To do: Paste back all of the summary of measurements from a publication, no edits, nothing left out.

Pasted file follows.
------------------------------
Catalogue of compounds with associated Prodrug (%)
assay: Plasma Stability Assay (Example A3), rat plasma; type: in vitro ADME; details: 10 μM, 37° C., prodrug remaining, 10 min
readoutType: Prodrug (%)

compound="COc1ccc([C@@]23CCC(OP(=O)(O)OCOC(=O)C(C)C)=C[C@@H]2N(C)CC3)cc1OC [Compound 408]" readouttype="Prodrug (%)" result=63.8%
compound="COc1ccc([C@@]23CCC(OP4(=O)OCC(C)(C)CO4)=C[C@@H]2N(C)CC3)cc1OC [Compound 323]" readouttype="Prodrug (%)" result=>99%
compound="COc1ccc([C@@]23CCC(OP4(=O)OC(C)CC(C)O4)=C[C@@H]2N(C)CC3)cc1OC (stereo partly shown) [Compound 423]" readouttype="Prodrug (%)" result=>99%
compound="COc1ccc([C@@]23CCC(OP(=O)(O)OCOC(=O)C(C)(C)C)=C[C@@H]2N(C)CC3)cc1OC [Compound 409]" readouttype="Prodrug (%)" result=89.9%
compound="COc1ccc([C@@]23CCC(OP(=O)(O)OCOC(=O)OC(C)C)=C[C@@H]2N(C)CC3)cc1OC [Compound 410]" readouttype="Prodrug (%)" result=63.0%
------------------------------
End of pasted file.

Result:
Catalogue of compounds with associated Prodrug (%)
assay: Plasma Stability Assay (Example A3), rat plasma; type: in vitro ADME; details: 10 μM, 37° C., prodrug remaining, 10 min
readoutType: Prodrug (%)

compound="COc1ccc([C@@]23CCC(OP(=O)(O)OCOC(=O)C(C)C)=C[C@@H]2N(C)CC3)cc1OC [Compound 408]" readouttype="Prodrug (%)" result=63.8%
compound="COc1ccc([C@@]23CCC(OP4(=O)OCC(C)(C)CO4)=C[C@@H]2N(C)CC3)cc1OC [Compound 323]" readouttype="Prodrug (%)" result=>99%
compound="COc1ccc([C@@]23CCC(OP4(=O)OC(C)CC(C)O4)=C[C@@H]2N(C)CC3)cc1OC (stereo partly shown) [Compound 423]" readouttype="Prodrug (%)" result=>99%
compound="COc1ccc([C@@]23CCC(OP(=O)(O)OCOC(=O)C(C)(C)C)=C[C@@H]2N(C)CC3)cc1OC [Compound 409]" readouttype="Prodrug (%)" result=89.9%
compound="COc1ccc([C@@]23CCC(OP(=O)(O)OCOC(=O)OC(C)C)=C[C@@H]2N(C)CC3)cc1OC [Compound 410]" readouttype="Prodrug (%)" result=63.0%